For his work, Kundan Shah received the Indira Gandhi Award for Best Debut Film of a Director in 1984. In 2006, the film was screened as part of the NFDC Retrospective at the India International Film Festival.
9. Chhoti Si Baat – 1976
We developed a movie about the ‘Date Doctor,’ played by none other than Ashok Kumar, who helps Amol Palekar win over his lady love, well before Will Smith’s Hitch. Basu Chatterjee directed the film, which was unusually open to modern relationships. Arun, a shy young man, falls in love with Prabha but is too terrified to tell her about it. When another man tries to woo Prabha, things take a turn for the worse. The film was a fresh romantic comedy without the customary drama, thanks to Salil Chowdhury’s winning score.
10. Kamla Ki Maut – 1989
When it comes to psychotic films, Bollywood has a bad reputation. However, this film did the genre justice. The scenes were truly terrifying, with a touch of a real spark, because they forced the family to confront their issues. Unlike a few other films, the film, which starred Pankaj Kapur, Roopa Ganguly, and Supriya Pathak in key roles, posed fundamental concerns regarding fidelity and the physical element of romantic relationships.
11. Aandhi – 1975
This film became a cult classic. Because the references were not subtle, they thoroughly portrayed Indira Gandhi’s life, and it was later banned. Suchitra Sen and Sanjeev Kumar, on the other hand, gave outstanding performances. For its day, it was mature and revolutionary.
12. Manthan – 1976
This film is pretty enjoyable and can be described as a revolutionary film in terms of Indian village culture and filmmaking. The delivery of the dialogue and the camera work were both excellent.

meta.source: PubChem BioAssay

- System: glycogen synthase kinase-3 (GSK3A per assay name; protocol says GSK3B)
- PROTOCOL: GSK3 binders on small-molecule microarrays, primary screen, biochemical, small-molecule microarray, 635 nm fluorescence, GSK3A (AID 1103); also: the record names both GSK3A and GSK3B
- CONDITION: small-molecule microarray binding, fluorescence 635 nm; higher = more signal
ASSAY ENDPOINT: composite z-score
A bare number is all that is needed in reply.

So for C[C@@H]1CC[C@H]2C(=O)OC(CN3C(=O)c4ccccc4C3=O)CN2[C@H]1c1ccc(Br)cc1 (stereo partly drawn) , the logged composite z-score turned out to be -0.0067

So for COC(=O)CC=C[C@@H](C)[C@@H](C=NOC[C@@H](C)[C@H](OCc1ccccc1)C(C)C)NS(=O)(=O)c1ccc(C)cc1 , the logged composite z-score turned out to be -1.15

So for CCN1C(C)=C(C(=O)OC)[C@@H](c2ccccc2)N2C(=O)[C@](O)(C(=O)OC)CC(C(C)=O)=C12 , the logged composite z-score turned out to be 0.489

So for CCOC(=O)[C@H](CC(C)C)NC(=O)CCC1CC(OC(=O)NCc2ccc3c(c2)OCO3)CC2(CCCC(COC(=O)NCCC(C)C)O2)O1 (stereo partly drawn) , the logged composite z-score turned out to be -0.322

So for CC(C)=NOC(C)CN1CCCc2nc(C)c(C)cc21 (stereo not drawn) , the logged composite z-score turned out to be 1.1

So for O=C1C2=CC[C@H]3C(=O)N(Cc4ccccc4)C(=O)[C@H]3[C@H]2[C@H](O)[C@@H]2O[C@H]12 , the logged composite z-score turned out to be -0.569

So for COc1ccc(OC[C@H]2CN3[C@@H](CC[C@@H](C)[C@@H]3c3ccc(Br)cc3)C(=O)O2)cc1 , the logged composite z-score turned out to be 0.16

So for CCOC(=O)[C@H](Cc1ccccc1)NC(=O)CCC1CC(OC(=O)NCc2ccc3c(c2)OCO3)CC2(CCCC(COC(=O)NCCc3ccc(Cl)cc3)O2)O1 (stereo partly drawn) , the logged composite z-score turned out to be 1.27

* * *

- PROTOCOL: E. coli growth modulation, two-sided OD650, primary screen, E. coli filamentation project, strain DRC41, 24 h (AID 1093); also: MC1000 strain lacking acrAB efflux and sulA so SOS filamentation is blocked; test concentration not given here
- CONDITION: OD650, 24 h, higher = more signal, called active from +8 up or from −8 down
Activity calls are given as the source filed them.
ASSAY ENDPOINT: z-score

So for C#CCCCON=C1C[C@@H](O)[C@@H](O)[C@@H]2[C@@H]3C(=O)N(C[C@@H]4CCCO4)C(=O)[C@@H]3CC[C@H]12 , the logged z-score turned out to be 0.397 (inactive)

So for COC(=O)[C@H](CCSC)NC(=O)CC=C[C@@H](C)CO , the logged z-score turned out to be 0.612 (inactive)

Smita Patil and Grish Karnad did an excellent job.
13. Mera Naam Joker – 1970
Raj Kapoor’s Mera Naam Joker was a critical and commercial failure at its initial release, but it is now acknowledged as one of Bollywood’s greatest films.
The film was semi-biographical, and Raj Kapoor had invested a fortune in it. It told the storey of a joker named Raju who falls in love with three different ladies at different periods of his life.
14. Masoom – 1983
A film to watch if you want to experience the actual emotions of a human being that you can’t control. Love, hate, attraction, jealousy, and forgiveness are all emotions that people experience. It’s more akin to a poem depicting the various shades of life.
All of the actors, including Jugal Hansraj, are children. It doesn’t get any better than this. It’s a once-in-a-lifetime film. Songs, lyrics, and music deserve special consideration. You can’t seem to get over it. For its storey, screenplay, background music and songs, acting, and especially kid artists, I like the Masoom.
15. Julie – 1975
Back when the film was released, the idea of marrying a woman who is already a mother to a child sounded like a disaster. However, the entire film revolved around that plot. Julie, played by Lakshmi, becomes pregnant by the brother of her best friend.
They parted ways because that was not something she could talk about. Julie made the decision to keep the child (abortion was also a burning topic back then). Years later, they (Julie and her best friend’s brother, the father of her child) unexpectedly ran into one other. And it was then that he decided he wanted to start a family, with Julie forcing him to marry her.
The film was quite moving, and many people in the audience were moved to tears. It did challenge several social stereotypes and beliefs, but back then, people couldn’t handle such a complex plot.